City of El Paso considering no tax rate increase, still expects more from property taxes


Seniors and the disabled to see tax relief

EL PASO, Texas (KTSM) — City of El Paso officials say they are considering a freeze on the tax rate this year, but they are still expecting to see a $6 million increase from property taxes in the 2022 fiscal year budget.

Overall, the city is expecting a $31 million increase in revenues for next year, a majority of those gains coming from sales and property taxes, as well as from franchise fees and licenses and permits.

Residents have raised concern about this year’s re-evaluation of properties by the El Paso Central Appraisal District due to valuations going up on average of 13 percent. And, though the city is considering a tax rate freeze, it appears residents may still feel the pinch from higher valuations on their tax bills.

In total, the city expects to receive nearly $233 million in property taxes, an increase from last year’s $226.9 million.

City leaders remain optimistic about budgeting for this fiscal year and beyond.

“Our future-forward approach has allowed our community to gradually rebound from the challenging economic situation caused by the pandemic, while still being able to address long-term unfunded liabilities such as public safety, streets and public health,” City Manager Tommy Gonzalez said in a news release. “We have also been able to maintain a strong bond rating and continue our sales tax growth.”

El Paso seniors and the disabled may see some relief as the city is proposing to reduce taxes for those homeowners. City staff revealed a preliminary snapshot of revenues and expenses for Fiscal Year 2022 to the El Paso City Council on Tuesday.

Sales tax revenue growth shows promise as funds are expected to rise 28 percent between Fiscal Years 2020 and 2021. The city estimates it will receive nearly $106 million in revenue in sales tax for next year, compared to $82.5 million last year.

The city has a preliminary $473 million general fund budget for Fiscal Year 2022, a $31 million increase from last year’s. The preliminary budget anticipates large expenses in public safety, quality of life and governmental infrastructure with a reduction in communications and sound governance.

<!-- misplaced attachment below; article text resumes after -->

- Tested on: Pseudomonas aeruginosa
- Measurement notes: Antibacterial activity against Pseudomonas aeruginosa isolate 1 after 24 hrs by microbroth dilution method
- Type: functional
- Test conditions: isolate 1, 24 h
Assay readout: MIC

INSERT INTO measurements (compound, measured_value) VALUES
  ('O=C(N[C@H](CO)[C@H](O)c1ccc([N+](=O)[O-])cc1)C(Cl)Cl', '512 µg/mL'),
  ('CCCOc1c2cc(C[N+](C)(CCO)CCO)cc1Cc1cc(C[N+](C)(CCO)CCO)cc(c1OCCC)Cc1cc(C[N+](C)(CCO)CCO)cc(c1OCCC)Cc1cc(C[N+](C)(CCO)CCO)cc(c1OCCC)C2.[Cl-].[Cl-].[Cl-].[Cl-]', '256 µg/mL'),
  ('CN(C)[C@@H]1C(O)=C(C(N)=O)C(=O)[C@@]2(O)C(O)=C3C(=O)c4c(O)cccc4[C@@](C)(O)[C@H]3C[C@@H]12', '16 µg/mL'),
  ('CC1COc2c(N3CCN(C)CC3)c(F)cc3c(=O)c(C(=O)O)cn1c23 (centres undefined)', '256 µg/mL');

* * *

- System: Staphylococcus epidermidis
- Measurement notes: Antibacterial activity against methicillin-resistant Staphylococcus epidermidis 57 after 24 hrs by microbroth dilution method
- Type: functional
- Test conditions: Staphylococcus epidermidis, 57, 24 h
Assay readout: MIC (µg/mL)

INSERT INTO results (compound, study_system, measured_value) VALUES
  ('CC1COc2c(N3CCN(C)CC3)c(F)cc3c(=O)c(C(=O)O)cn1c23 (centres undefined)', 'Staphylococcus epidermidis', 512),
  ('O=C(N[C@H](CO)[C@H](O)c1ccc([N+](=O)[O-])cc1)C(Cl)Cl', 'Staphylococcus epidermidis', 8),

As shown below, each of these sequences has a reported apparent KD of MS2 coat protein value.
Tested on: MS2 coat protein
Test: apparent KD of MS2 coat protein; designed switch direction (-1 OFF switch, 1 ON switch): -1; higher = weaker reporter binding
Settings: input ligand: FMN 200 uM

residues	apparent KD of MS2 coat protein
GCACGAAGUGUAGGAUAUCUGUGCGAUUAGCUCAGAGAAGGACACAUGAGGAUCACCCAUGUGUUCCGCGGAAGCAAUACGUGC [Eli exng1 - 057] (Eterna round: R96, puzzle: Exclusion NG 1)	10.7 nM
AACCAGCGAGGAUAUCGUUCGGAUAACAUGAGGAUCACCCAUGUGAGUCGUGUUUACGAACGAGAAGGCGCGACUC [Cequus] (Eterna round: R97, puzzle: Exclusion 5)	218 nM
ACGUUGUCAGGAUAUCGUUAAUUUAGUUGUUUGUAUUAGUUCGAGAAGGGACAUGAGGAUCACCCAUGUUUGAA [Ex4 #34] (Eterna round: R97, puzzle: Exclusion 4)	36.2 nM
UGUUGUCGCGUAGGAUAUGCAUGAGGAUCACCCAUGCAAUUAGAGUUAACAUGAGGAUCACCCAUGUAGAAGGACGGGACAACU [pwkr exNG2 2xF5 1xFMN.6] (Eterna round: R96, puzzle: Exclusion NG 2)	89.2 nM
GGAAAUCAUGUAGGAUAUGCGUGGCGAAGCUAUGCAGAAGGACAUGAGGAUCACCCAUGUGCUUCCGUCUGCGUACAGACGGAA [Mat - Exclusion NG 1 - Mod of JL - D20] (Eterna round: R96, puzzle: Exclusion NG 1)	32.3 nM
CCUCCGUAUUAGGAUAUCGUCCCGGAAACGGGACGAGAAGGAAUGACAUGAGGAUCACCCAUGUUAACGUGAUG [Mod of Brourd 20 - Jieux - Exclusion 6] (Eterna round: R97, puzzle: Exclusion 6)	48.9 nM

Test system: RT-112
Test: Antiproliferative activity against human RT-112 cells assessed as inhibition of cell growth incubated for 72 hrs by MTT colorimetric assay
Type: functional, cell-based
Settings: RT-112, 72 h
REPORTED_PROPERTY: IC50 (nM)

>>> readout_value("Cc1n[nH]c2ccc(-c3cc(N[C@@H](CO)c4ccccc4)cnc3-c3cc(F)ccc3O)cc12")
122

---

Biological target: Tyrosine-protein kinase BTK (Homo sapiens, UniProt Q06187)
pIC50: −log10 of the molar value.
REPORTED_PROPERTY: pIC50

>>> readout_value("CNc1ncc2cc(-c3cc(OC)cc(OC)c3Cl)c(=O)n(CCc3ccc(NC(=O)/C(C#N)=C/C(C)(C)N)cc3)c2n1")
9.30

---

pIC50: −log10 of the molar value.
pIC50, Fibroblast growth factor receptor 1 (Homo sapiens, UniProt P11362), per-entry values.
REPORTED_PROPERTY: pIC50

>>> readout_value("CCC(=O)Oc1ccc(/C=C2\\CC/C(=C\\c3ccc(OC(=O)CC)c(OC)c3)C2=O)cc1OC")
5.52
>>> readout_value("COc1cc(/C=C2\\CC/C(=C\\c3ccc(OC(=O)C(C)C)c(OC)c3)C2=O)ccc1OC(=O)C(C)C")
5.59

An increase in quality of life and public safety spending this year is driving much of next year’s proposed budget figures, according to a city presentation. Earlier this year, the city began opening more public services and initiated spending for several quality of life projects after they had been deferred during the global pandemic.

The city’s office of management and budget accounted for seven major investments in public safety for 2022. Budgetary effects from public safety include: collective bargaining commitments, two police academies, three fire academies, 911 communications staffing, $1.2 million for the Crisis Intervention Team, $7.8 million for capital replacements and $404,000 for data storage of body cameras.

City estimates show police staffing is expected to grow through 2023. For now, there are 1,151 police officers but the department expects to have 1,262 by Fiscal Year 2023.

In streets, the city is looking to spend $4.8 million on residential street projects and $1.8 million in intersection safety. There is also a plan for $500,000 in ADA on-demand requests and $250,000 in traffic management planning.

And, in quality of life, the city expects to spend $10.7 million for services and operating costs on new bond projects. There are also plans to invest $1.5 million in a sports complex’s maintenance.

Also, 30 facilities have been re-opened and six for the first time this year. In 2022, the city plans on activating 32 more, including eight rec centers, five more aquatics facilities, seven libraries, all senior centers and the archaeology museum.

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